How to Secure Hybrid Office 365 Authentication

Posted on by Russell Smith in Cloud Computing, Office, and Office 365

Office 365 hybrid authentication lets organizations manage and control authentication to Office 365 using on-premise Windows Server Active Directory. The advantage is that there is a single set of user identities that can be centrally managed, as opposed to using cloud-only identities for Office 365 and Active Directory accounts for access to on-premise resources.

Traditional wisdom has it that Active Directory Federation Services (ADFS), or a third-party identity provider, is the most secure way to extend Windows Server Active Directory (AD) to Office 365. There are definitely some advantages to this approach, including:

  • Single sign-on for browser apps and Outlook.
  • No synchronization of password hashes to the cloud.
  • Advanced security features like IP address filtering.
  • Supports other SAML-based cloud services.
  • Supports SmartLinks.
  • Smartcard-based authentication.
  • Supports third-party multifactor authentication.

But the costs are great. Not only do you need a two-server farm, preferably at separate sites for redundancy but also another couple of servers should be placed in your DMZ to securely publish ADFS to the Internet. This involves additional infrastructure and cost, but it also adds extra points of failure. If ADFS, AD, or the DMZ servers go down, users won’t be able to access Office 365. Although, it is possible to combine ADFS with Password Hash Synchronization (PHS) so that users can still log in to Office 365 in the event of a problem.

Who’s Afraid of Password Hash Synchronization?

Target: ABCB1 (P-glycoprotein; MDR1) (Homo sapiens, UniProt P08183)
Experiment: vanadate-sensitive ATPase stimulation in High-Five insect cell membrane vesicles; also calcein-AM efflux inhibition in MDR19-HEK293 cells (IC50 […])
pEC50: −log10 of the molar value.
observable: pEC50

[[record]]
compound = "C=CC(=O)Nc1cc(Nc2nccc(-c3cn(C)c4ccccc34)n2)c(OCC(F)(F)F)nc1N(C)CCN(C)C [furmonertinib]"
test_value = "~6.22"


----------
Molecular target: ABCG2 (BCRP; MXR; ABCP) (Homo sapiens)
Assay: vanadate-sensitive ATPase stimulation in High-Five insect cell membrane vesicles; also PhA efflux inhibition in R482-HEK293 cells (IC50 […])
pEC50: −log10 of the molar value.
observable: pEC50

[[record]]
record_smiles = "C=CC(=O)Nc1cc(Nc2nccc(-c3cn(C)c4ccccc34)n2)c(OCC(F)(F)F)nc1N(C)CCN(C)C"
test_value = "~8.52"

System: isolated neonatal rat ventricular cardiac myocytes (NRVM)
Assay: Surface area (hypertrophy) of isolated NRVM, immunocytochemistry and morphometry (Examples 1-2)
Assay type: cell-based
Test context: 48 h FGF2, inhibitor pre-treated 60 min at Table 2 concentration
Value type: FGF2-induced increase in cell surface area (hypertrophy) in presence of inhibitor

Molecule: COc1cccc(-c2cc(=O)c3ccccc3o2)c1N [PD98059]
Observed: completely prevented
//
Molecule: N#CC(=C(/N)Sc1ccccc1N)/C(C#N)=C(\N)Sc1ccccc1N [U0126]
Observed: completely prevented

The idea of synchronizing password hashes to the cloud seems like a scary idea for some organizations. But is it really that bad? If you don’t trust Azure AD to be the guardian of your Office 365 data, then you’ve already got a problem. You need to decide whether Azure AD is up to the job of securing sensitive data in the cloud. Azure AD can be vulnerable to brute-force and password spray attacks through remote PowerShell, but this can be mitigated by enabling multifactor authentication (MFA) and disabling access to remote PowerShell for some or all users.

When AD Connect is configured to synchronize password hashes from AD to the cloud, SHA256 password data is stored in Azure AD, which is a hash of the MD4 hash stored in on-premise Active Directory. So the password hashes in Azure AD are more secure hashes of your on-premise AD password hashes. Or in other words, hashes of hashes. Furthermore, the SHA256 hashes in Azure AD cannot be used in Pass-the-Hash (PtH) attacks against your on-premise AD.

PHS gives users seamless single sign-on access to Office 365 regardless of whether ADFS and on-premise AD are accessible, which can be handy in an outage. It is also simpler to set up than federated authentication or Pass-Through Authentication (PTA), both of which require some onsite infrastructure. PHS fully supports Microsoft’s Azure AD defense technologies, like Azure Password Protection and Smart Lockout.

For more information on custom banned password lists (Azure Password Protection) and Smart Lockout see Azure AD Password Protection to Prevent Password Spraying Attacks on Petri. Here can find more details on Azure AD Conditional Access.

Federated Authentication versus Password Hash Synchronization

If you are planning an Office 365 deployment or reviewing existing security strategies, I recommend looking at Password Hash Synchronization first. It could simplify your infrastructure, reduce costs, improve availability, and even make you more secure in the long run. But that’s not to say that federated authentication and Pass-Through Authentication don’t have their places. Just don’t rule out PHS until you’ve evaluated it properly.

 

 

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